While most programs leave the planning of study abroad trips to the faculty organizers, “Backpacking across Europe with CHS” invites students into the planning process.
Months before 14 students will touch ground in Europe, the group has been meeting weekly this semester to plan every detail of their four-week adventure overseas.
Students will be immersed in the European tourism and hospitality industry through a concentrated study in Hospitality and Tourism. Kicking off in Paris, France and ending in Dublin, Ireland, the group will travel to 11 cities across eight different countries all while gaining five hours of class credit.
“The primary goal of the trip is to take people out of their comfort zone and drop them in an unfamiliar environment for a period of time,” said Dr. Martin O’Neill, head of Horst Schulze School of Hospitality Management.
The backpacking trip was born out of an experience O’Neill had more than 23 years ago in Australia, one he described as aggressive and adventurous and one he wanted to replicate.
“Through exposing them to different currencies, languages, cultures, social norms, hidden cues, cuisines, they begin to see the story behind it all,” said O’Neill. “I want to take them to rub flesh against old churches and buildings that have been in existence for over 2,000 years.”
In spring 2023, the College of Human Sciences has more students studying abroad than any spring term in history.
“It is an exciting milestone for the college as we seek to internationalize our programs and expand the horizons of our students,” said Dr. Kate Thornton, director of Global Education in the College of Human Sciences. “Study abroad is a transformative experience, and the Office of Global Education aspires to help all of our students see and understand the global reach of the Human Sciences.”
Gathered around tables in the newly built Tony and Libba Rane Science Culinary Center, students work in pairs to design itineraries and handle logistics. Not only do students plan the trip activities, they also conduct research all semester long leading up to their travels. Part of their research includes preparing a Risk Assessment package that outlines the not-so-fun parts of traveling. Normally, the professors or chaperones handle these, so students gain insight into the nuts and bolts behind putting together an itinerary.
Culinary Science Program Director Dr. Mark Traynor, co-leader of the trip, asks the hard questions and makes students think about every possible detail down to the minute. To illustrate, partners carefully observe the weather to determine what to expect when traveling as well as strategize how to use their set budget in their assigned cities.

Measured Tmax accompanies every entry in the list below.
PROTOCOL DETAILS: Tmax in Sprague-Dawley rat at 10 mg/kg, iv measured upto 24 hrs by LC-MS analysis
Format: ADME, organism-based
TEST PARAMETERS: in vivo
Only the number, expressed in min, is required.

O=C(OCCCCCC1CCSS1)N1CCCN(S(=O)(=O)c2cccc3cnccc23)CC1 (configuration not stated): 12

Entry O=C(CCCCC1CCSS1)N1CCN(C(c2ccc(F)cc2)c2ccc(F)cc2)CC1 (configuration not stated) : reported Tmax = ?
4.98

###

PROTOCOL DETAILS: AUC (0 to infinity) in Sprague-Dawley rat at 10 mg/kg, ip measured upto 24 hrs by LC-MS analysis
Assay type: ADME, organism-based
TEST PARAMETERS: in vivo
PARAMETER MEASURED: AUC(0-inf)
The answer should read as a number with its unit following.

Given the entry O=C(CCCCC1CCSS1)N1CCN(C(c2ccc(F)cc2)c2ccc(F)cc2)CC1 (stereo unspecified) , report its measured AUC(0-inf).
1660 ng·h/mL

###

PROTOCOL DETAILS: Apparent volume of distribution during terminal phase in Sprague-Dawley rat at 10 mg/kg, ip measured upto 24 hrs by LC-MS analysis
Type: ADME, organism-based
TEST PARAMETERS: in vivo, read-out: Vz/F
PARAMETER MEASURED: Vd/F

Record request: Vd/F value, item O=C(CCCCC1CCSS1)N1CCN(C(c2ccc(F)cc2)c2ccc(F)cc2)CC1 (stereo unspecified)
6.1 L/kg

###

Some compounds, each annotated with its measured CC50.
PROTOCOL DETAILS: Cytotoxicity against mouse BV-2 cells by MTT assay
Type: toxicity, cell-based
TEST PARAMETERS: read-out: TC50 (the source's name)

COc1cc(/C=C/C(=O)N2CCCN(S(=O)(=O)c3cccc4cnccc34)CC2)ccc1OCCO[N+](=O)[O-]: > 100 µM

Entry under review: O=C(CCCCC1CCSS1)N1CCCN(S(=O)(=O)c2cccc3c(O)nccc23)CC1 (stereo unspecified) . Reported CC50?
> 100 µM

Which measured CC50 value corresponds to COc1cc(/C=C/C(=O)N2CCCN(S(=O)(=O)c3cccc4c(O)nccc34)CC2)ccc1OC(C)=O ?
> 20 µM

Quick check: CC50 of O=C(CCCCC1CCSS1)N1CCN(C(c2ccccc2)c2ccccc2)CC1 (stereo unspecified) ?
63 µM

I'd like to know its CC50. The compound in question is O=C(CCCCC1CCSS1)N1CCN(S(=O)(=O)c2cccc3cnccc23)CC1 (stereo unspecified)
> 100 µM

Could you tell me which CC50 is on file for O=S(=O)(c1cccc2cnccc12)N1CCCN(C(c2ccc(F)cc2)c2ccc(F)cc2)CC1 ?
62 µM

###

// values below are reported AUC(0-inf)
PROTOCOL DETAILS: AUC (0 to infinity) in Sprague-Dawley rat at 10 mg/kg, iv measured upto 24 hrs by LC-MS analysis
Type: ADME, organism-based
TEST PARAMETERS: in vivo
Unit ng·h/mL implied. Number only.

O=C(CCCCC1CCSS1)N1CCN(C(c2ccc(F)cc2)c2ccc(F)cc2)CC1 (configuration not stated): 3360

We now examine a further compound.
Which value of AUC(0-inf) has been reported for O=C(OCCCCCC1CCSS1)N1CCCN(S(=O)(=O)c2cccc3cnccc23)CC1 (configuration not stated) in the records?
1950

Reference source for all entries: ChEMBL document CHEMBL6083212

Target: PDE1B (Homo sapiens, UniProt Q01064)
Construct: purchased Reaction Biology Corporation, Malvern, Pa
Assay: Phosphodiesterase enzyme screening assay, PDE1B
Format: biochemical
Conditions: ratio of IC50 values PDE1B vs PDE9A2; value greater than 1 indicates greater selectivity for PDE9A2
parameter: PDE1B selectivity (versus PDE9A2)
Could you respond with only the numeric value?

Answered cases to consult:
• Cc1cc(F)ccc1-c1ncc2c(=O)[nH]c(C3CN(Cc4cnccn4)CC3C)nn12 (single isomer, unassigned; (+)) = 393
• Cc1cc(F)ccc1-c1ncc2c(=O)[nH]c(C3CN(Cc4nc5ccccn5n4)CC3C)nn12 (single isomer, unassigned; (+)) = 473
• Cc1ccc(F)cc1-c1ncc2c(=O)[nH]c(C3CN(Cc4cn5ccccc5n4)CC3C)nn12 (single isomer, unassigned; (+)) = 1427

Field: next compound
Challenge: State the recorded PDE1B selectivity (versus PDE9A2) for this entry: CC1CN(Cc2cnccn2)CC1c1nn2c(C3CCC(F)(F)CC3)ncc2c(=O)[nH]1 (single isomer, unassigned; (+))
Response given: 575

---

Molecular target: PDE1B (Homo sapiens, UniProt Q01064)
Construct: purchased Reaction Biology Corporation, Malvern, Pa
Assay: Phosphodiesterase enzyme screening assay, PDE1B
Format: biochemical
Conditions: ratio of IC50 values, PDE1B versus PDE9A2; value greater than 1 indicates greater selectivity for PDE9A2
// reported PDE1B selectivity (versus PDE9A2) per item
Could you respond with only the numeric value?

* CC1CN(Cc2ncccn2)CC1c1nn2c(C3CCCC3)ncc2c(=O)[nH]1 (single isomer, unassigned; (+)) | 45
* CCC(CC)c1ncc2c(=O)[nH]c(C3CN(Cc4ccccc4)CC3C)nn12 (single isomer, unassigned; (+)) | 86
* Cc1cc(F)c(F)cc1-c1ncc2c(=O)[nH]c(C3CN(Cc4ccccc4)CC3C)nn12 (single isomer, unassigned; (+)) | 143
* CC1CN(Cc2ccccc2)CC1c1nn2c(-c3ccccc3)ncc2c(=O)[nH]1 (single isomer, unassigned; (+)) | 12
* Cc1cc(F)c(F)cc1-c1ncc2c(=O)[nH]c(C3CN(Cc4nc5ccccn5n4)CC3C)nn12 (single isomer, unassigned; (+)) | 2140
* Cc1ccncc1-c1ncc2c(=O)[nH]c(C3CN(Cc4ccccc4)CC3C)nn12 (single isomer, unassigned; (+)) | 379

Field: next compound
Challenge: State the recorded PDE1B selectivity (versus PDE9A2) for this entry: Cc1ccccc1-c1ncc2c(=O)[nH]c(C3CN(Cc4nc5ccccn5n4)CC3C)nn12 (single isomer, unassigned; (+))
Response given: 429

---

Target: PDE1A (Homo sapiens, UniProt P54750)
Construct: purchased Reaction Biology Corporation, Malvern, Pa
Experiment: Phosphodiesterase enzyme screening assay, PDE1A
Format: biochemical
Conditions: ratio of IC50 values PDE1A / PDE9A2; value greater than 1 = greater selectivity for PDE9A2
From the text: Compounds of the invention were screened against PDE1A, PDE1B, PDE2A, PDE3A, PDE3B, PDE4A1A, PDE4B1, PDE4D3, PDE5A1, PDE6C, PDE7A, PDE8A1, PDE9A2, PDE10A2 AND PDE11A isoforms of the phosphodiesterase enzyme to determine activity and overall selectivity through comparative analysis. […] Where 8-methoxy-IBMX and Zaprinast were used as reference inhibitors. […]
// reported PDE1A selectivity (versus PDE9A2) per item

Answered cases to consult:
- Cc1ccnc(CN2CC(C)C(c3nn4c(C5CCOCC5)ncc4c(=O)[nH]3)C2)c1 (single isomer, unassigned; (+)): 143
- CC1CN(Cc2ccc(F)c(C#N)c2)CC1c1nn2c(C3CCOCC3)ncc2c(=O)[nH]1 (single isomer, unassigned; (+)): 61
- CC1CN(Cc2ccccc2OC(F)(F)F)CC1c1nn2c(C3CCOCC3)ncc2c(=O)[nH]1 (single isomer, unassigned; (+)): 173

Dr. O’Neill explained the parameters of time, budget, space, and risk students face when they only have three days in each place.
“The biggest thing we have had to navigate while planning for our trip is working with the little amount of time we are spending in each city. We have a pretty manageable budget, but we have to make sure we don’t cram too much into the three days,” said junior Presley Gessinger. “While people want their free time to enjoy the city, we also want to make sure to plan fun things to do. The freedom we have had in planning this trip has been so fun, but it does come with its challenges!”
For two classes, the students spent time asking fellow students what they were interested in doing during their time in each city. This allowed the assigned travel planners to determine what would be in the fixed itinerary and what could be left up to one’s own choice to do during their free time.
When making decisions, students learn there is an intersection of trusting your gut, knowing what you want to do, and making the best step based on the information found through research online and face to face with others.
While most student groups stay at a collegiate dorm or apartment during their stay abroad in one place, these students will take a different approach by hopping from hostel to hostel across eleven different cities.
Junior Carson Brooks chose this trip for the diversity she will experience, both in terms of people and countries. “As a nutrition major, I am interested in studying European culture since they have longer lifespans than Americans,” said Brooks. “I am eager to understand what food groups Europeans emphasize, observe different lifestyles, and see how these contribute to overall health and wellness.”
As an event management major, Presley Gessinger approaches the planning process with a knowledge of skills most don’t have. “I have noticed my attention to small details and accounting for issues that could occur during the trip,” said Gessinger. “One thing we have learned often in our classes is coming up with backup plans and what to plan for emergency situations. Event planners have to be quick on their feet, and planning this trip has helped me better evaluate risks. I can’t wait to see it all come to life this summer!”
As their departure nears, the students eagerly anticipate executing their detailed plans. “Students will experience the eyes wide open syndrome, where they will constantly be absorbing, amused, and amazed by all they see,” said O’Neill. “They will interact with internationals, learn how to make decisions, and leave as best friends.”
Dr. O’Neill heads into the summer with the same amount of excitement he had 19 years ago when he took the first Auburn group. “Over all these years, I continue to lead students abroad because it makes a substantial difference in their life and that informs the way they think.”